Among the staggering number of objects in our solar system, Galaxy, and universe, some may have conditions suitable for life, while others do not. Understanding what conditions and features make a habitable environment—an environment capable of hosting life—is important both for understanding how widespread habitable environments may be in the universe and for focusing a search for life beyond Earth. Here, we discuss habitability from the perspective of the life we know. We will explore the basic requirements of life and, in the following section, consider the full range of environmental conditions on Earth where life is found. While we can’t entirely rule out the possibility that other life-forms might have biochemistry based on alternatives to carbon and liquid water, such life “as we don’t know it” is still completely speculative. In our discussion here, we are focusing on habitability for life that is chemically similar to that on Earth.
Life requires a solvent (a liquid in which chemicals can dissolve) that enables the construction of biomolecules and the interactions between them. For life as we know it, that solvent is water, which has a variety of properties that are critical to how our biochemistry works. Water is abundant in the universe, but life requires that water be in liquid form (rather than ice or gas) in order to properly fill its role in biochemistry. That is the case only within a certain range of temperatures and pressures—too high or too low in either variable, and water takes the form of a solid or a gas. Identifying environments where water is present within the appropriate range of temperature and pressure is thus an important first step in identifying habitable environments. Indeed, a “follow the water” strategy has been, and continues to be, a key driver in the exploration of planets both within and beyond our solar system.
Our biochemistry is based on molecules made of carbon, hydrogen, nitrogen, oxygen, phosphorus, and sulfur. Carbon is at the core of organic chemistry. Its ability to form four bonds, both with itself and with the other elements of life, allows for the formation of a vast number of potential molecules on which to base biochemistry. The remaining elements contribute structure and chemical reactivity to our biomolecules, and form the basis of many of the interactions among them. These “biogenic elements,” sometimes referred to with the acronym CHNOPS (carbon, hydrogen, nitrogen, oxygen, phosphorus, and sulfur), are the raw materials from which life is assembled, and an accessible supply of them is a second requirement of habitability.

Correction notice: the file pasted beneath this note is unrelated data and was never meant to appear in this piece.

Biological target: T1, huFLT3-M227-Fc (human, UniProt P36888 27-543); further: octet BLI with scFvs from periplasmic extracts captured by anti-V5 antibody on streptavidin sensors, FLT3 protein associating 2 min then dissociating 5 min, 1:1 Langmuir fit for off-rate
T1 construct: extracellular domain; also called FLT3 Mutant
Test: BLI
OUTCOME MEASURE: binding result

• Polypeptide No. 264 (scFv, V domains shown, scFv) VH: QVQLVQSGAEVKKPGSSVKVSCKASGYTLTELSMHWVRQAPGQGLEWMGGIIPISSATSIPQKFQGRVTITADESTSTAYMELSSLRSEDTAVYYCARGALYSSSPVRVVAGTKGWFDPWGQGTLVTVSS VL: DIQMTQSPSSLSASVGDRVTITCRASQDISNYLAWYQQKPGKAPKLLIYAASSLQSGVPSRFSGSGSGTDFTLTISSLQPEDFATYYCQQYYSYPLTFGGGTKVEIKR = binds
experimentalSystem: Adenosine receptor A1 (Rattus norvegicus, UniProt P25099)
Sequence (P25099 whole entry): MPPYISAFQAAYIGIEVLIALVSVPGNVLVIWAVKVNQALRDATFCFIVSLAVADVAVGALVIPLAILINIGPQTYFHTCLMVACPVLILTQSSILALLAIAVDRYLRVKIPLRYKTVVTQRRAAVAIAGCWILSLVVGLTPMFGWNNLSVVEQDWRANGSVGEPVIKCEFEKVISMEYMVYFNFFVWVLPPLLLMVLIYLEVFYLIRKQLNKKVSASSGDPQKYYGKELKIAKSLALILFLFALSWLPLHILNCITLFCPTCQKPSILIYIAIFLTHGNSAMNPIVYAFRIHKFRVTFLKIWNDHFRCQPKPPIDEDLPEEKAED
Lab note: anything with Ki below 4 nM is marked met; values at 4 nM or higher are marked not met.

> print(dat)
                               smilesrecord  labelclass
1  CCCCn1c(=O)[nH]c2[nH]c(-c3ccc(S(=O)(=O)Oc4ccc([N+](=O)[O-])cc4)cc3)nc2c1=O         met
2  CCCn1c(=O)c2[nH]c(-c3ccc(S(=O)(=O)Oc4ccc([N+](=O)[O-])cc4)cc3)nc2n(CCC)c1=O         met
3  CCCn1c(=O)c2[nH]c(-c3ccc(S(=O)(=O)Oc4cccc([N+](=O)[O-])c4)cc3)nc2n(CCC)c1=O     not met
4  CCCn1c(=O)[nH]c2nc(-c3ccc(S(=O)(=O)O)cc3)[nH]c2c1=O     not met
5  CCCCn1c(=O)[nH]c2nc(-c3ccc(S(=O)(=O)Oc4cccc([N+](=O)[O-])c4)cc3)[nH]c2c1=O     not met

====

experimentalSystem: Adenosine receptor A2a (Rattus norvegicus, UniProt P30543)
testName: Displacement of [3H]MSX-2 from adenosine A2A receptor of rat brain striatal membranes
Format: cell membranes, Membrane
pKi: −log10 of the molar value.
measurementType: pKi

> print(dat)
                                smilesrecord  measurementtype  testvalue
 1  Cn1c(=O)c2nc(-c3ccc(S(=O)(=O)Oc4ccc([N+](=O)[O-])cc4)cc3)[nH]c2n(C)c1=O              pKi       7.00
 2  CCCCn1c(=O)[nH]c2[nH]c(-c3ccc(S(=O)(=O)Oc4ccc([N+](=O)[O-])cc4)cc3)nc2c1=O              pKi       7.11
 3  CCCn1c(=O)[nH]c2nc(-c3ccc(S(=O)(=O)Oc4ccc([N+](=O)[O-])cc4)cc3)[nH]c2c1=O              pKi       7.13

As we learned in previous chapters on nuclear fusion and the life story of the stars, carbon, nitrogen, oxygen, phosphorus, and sulfur are all formed by fusion within stars and then distributed out into their galaxy as those stars die. But how they are distributed among the planets that form within a new star system, in what form, and how chemical, physical, and geological processes on those planets cycle the elements into structures that are accessible to biology, can have significant impacts on the distribution of life. In Earth’s oceans, for example, the abundance of phytoplankton (simple organisms that are the base of the ocean food chain) in surface waters can vary by a thousand-fold because the supply of nitrogen differs from place to place (Figure 30.6). Understanding what processes control the accessibility of elements at all scales is thus a critical part of identifying habitable environments.
With these first two requirements, we have the elemental raw materials of life and a solvent in which to assemble them into the complicated molecules that drive our biochemistry. But carrying out that assembly and maintaining the complicated biochemical machinery of life takes energy. You fulfill your own requirement for energy every time you eat food or take a breath, and you would not live for long if you failed to do either on a regular basis. Life on Earth makes use of two main types of energy: for you, these are the oxygen in the air you breathe and the organic molecules in your food. But life overall can use a much wider array of chemicals and, while all animals require oxygen, many bacteria do not. One of the earliest known life processes, which still operates in some modern microorganisms, combines hydrogen and carbon dioxide to make methane, releasing energy in the process. There are microorganisms that “breathe” metals that would be toxic to us, and even some that breathe in sulfur and breathe out sulfuric acid. Plants and photosynthetic microorganisms have also evolved mechanisms to use the energy in light directly.
Water in the liquid phase, the biogenic elements, and energy are the fundamental requirements for habitability. But are there additional environmental constraints? We consider this in the next section.
Life in Extreme Conditions
At a chemical level, life consists of many types of molecules that interact with one another to carry out the processes of life. In addition to water, elemental raw materials, and energy, life also needs an environment in which those complicated molecules are stable (don’t break down before they can do their jobs) and their interactions are possible. Your own biochemistry works properly only within a very narrow range of about 10 °C in body temperature and two-tenths of a unit in blood pH (pH is a numerical measure of acidity, or the amount of free hydrogen ions). Beyond those limits, you are in serious danger.